The Magazines being at last formed, the Plan for the Campaign determined, and the Troops at the general Rendezvous, Zeokinizul set out for the Army, which was to act against the Bapasis. Never did a saved People shew greater Marks of Gratitude to a brave Father of his Country at his Return from a dangerous War, than were shewn by the affectionate Kofirans to Zeokinizul, wherever he came. Lenertoula's accompanying him to the Army, seemed not to be minded. The King, the King, was the Cry, and they would see nothing but the King.
This Ardour induced the King unalterably to persevere in his Resolution of committing the Welfare of so loyal a People to none but himself, and during the Remainder of his Reign, whenever he has been advised to ease himself of the Fatigue of Government, by deputing some faithful and able Minister, this has always been his generous Answer, "The Kofirans Love me so as to shed their Blood in my Cause, and they are so dear to me, that I cannot do less in Return than to watch myself over their Welfare." There was not, among all the Generals of the Age, one of more Bravery and Experience than he whom Zeokinizul had appointed to serve under him. Tho' he was a Foreigner, he was not the less belov'd by the Kofirans; for as he was perfectly acquainted with their Customs and Temper, he modell'd his Behaviour accordingly. This great Man was famous for Military Qualifications, only, if so noble an Excess may be term'd a Fault, he was perhaps too brave. But this Intrepidity, which in any other Country would have hindered his Preferment, promoted it among the Kofirans, and raised his Character with that People, who are all Fire and Spirit. His Name was Vameric. He has been reproached with interrupting the Actions of this Campaign, which was not so glorious as its Opening had promised. It is certain, that this General, to make Zeokinizul more in Love with War, and to animate him by great Successes, had weakened the other Armies, the better to enable that under his Command to perform some signal Exploits, which gave the Enemy an Opportunity to make an unexpected Irruption. A strong Army of the Queen of Ghinoer, forced the Passes of the Nhir, and penetrated into a Province of the Kofirans. This Misfortune stopp'd Zeokinizul in the midst of his rapid Conquests. He chose about twenty eight, or thirty thousand of his best Troops, which he would lead in Person, to reinforce a small Number, who, being far inferior to the Enemy, had been obliged to shelter themselves under a Fortress. To encourage these brave Men in their long and painful Marches, he travelled at their Rate; but he had no sooner reached a Town near the Place appointed for the Junction of his Forces, when he was seized with a Distemper which had a fatal Appearance.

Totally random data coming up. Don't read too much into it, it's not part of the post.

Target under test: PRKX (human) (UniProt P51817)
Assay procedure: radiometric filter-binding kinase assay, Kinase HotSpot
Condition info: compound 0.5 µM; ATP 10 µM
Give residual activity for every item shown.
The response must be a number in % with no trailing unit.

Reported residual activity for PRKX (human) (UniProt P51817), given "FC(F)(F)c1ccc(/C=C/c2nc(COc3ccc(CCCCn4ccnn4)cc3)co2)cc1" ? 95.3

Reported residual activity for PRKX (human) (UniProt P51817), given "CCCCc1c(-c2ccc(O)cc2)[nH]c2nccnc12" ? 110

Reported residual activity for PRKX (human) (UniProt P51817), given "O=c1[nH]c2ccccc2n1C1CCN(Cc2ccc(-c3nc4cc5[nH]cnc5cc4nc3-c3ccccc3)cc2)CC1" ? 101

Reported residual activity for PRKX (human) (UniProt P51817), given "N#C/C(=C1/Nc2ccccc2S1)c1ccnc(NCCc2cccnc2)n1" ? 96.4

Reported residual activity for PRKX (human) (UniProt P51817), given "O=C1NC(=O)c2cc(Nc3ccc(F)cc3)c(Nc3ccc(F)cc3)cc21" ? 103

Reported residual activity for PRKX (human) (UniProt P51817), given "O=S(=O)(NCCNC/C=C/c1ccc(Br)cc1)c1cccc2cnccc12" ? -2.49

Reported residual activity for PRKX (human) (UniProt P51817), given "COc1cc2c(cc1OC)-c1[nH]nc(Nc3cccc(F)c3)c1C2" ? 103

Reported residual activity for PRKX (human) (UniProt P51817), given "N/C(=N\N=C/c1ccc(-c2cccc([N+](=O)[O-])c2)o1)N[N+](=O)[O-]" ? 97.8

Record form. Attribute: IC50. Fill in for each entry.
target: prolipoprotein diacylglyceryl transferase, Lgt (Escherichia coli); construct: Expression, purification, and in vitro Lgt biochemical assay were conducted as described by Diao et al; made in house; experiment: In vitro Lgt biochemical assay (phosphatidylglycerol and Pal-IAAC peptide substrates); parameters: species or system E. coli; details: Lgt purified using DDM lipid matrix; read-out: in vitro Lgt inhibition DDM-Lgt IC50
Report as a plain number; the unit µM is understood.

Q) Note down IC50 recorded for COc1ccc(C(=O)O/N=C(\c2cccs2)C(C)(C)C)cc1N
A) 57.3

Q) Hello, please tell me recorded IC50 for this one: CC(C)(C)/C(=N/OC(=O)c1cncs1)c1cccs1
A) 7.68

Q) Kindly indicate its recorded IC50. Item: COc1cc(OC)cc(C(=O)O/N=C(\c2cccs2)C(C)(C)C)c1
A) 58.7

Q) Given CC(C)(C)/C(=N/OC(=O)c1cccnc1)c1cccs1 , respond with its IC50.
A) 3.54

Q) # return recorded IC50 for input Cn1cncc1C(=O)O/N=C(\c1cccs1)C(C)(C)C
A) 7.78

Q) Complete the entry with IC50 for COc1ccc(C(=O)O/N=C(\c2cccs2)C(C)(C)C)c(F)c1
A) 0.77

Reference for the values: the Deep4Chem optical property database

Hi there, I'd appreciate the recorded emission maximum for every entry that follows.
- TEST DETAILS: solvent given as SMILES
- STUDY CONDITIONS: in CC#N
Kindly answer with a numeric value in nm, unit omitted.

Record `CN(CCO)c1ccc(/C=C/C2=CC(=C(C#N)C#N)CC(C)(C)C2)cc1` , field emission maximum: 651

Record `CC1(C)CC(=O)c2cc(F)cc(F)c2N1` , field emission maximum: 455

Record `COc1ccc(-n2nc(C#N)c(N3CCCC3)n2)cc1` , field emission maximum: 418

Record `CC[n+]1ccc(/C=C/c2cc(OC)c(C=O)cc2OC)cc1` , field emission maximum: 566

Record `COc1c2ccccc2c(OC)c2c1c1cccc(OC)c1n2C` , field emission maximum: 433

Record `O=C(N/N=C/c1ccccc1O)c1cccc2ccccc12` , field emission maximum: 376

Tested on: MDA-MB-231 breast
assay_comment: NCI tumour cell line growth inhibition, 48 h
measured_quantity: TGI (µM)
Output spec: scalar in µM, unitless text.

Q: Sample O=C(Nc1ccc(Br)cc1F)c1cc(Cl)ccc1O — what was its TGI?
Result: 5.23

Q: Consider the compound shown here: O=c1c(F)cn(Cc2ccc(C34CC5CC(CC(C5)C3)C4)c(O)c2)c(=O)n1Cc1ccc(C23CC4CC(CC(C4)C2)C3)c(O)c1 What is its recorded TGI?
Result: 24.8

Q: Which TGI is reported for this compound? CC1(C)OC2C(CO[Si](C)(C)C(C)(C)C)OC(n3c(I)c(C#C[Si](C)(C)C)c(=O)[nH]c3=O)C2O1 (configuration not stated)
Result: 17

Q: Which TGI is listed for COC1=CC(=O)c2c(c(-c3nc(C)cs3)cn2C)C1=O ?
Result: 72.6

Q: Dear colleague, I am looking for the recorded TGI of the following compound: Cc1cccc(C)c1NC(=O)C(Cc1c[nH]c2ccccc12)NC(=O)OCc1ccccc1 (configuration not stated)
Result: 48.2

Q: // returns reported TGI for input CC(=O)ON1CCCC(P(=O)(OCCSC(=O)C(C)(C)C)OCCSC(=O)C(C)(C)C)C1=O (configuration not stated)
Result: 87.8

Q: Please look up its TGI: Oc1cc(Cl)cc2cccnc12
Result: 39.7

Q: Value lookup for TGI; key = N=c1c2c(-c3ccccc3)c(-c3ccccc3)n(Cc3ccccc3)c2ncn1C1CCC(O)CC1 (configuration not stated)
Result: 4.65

Lenertoula, who never would leave the Prince, was the Cause of it; for how contrary to all Reason is it to attribute it to the Fatigue of the March, Zeokinizul having been inured to much greater in his continual Huntings. As all the Courtiers in this Kingdom are Officers, and as the Expedition these thirty thousand Soldiers were upon, required all their Precaution and Activity, none but the Favourite was left for the Monarch to divert himself with. But Conversation between two Lovers, who are continually together, would soon become insipid, if they confined themselves to common Topics. These Lovers were not so Phlegmatic, they ardently repeated their Protestations to love each other with an eternal Constancy. They mutually urged that the present Vehemence of their Passions, was a Pledge of its unalterable Permanency. Then they proceeded to sensible Proofs, and demonstrated, that the Conjunction of two Bodies is an Emblem of the inseperable Union of two Souls. With mutual Ardour, they repeated the Demonstration; till at last the Demonstrator quite spent, sunk under the Fatigue of the Arguments. In this Manner Zeokinizul and Lenertoula amused themselves, when he was informed of the Barbarity with which his Enemies carried on the War in his Country, at which he was deeply affected. The Impossibility of quickly meeting them, made him very impatient; the Account of their Forces added to this Uneasiness; in fine, Joy, Grief, Hope and Fear, distracted his Heart, and the Shock of such opposite Motions was too strong for his attenuated Body. A violent Disorder seiz'd upon his whole Constitution, which was succeeded by such a Fever, whose first Symptoms seem'd to presage Death.